Athletes talk world's toughest triathlon

by Erin Greene on 05 Jul, 2013 07:02 • Español
Athletes talk world's toughest triathlon

With just hours left until probably the world’s toughest triathlon debuts in Kitzbühel, athletes facing the grueling climb shared their thoughts on the course with media. With feelings ranging from excitement to nervousness and everything in between, these elites are set to grind it out tomorrow.

Alistair Brownlee
On Kitzbühel being the toughest triathlon in the world
“I haven’t done every race in the world, so I’m not really qualified to say. But it is quite a tough triathlon. It’s fantastic to do something different. Whether it is the toughest race in the world, I think it’s pretty high up there. It’s something different and very fun. It should provide a spectacle and some interesting results.”

On his thoughts on the course
“Every time I’ve come to Kitzbühel in the last four years I’ve said, ‘We come to the Alps and don’t do any hills, why is that?’ So at first I thought, ‘I’m glad it’s going up a hill,’ and then I thought, ‘Oh now that it goes up hill, I have to do well because I’ve asked for a hill the last four years.’ I think it’s what the World Triathlon Series needs. It’s really fantastic for Kitzbühel to show off the surroundings and show off the natural things it has around it.”

Javier Gomez
On winning the World Championship title
“Yea, of course I’d like to win the title again. There are still three races to go but this is a very important one. This is a very special race. I’m not thinking about the series, it’s just a very nice race and very tough. I like climbing as well, so I’m looking forward to it. I think it’s a challenge for all the athletes and we are all happy for it. Maybe we won’t say the same tomorrow but we are all really excited to do it. It’s going to be a good show for everyone.”

On his relationship with the Brownlee brothers
“We race together, we share the same team in France. It’s good. Obviously when we are racing we just try to beat each other. They both are really talented, as are a lot of athletes. They are really hard to beat. It’s a challenge for everyone to be in the front.”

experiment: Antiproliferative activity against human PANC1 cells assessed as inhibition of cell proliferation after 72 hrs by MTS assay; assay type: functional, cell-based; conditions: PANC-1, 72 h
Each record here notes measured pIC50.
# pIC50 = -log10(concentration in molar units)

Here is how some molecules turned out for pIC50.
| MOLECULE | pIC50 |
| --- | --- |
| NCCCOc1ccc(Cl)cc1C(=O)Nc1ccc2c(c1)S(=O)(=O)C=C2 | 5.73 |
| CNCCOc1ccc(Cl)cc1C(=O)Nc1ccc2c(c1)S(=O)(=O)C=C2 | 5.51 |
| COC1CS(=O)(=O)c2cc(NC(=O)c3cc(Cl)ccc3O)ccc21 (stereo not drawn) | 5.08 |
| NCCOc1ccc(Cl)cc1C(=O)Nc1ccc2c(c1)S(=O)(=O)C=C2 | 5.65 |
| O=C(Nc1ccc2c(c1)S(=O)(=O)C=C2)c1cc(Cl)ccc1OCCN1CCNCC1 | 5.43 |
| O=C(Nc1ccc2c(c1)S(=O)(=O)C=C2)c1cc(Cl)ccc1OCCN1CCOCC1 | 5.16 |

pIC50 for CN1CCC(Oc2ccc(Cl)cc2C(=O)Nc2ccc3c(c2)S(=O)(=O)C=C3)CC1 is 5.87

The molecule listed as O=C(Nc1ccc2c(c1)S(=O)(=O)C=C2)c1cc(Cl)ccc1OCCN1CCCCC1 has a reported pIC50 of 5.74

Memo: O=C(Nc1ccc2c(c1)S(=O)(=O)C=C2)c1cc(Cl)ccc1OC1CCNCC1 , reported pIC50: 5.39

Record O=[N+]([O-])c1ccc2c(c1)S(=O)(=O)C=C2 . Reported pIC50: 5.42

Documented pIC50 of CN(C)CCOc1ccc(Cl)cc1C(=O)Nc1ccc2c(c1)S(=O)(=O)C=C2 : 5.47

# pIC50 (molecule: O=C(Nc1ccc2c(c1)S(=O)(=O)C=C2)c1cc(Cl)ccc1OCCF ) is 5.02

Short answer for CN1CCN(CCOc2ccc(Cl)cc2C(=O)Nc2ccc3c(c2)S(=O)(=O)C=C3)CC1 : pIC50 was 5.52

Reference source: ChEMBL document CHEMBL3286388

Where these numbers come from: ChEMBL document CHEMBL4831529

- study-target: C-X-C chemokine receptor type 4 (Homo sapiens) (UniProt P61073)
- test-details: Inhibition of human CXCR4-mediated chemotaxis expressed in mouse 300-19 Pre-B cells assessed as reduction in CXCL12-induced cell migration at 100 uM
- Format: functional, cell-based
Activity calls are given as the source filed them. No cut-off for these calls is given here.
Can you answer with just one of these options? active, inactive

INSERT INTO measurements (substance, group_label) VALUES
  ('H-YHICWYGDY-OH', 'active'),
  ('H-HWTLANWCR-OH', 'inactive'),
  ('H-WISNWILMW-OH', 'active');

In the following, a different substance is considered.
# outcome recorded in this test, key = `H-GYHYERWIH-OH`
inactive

Non Stanford
On her successful season
“Yea it’s been pretty surprising to be honest with you. I started the year in good shape, but I never had the confidence to say I could even podium. I thought it was something that was unattainable. Obviously doing it the first time helps your confidence. Then going into Madrid, I knew I could do it so that helped. I just need to keep it going and ride the wave.”

On her expectations for the race
“Everyone in the start line is going in with a level playing field because we don’t really know what the other is going to do. We’ve never raced on this type of course. Anne is a fantastic cyclist, so I think all eyes will be on her. But who knows what anybody will do. It’s exciting for the athletes, exciting for the spectators as well.”

Anne Haug
On being favoured in the women’s race
“I was quite excited to see the hill before the race. I think it’s important to see what it’s like. It’s really challenging. I’m quite excited, but I have a lot of respect as well. To be honest, everyone expects me to be good. But I’m not superwoman, I’m a human as well. I think it’s about finding your own pace, don’t get confused with what everyone else is doing. If you go too far, you will pop and it will be over. I can’t say what will happen because it’s so new and I think everyone is a little bit scared.”

Article gallery
Related Event: 2013 ITU World Triathlon Kitzbuehel
06 Jul, 2013 • event pageall results
Results: Elite Men
1. Alistair Brownlee GBR 00:55:23
2. Mario Mola ESP 00:56:00
3. Sven Riederer SUI 00:56:46
4. Henri Schoeman RSA 00:56:49
5. Ryan Sissons NZL 00:57:31
Results: Elite Women
1. Jodie Stimpson GBR 01:03:22
2. Emma Jackson AUS 01:04:21
3. Anne Haug GER 01:04:34
4. Andrea Hewitt NZL 01:04:41
5. Nicky Samuels NZL 01:04:54
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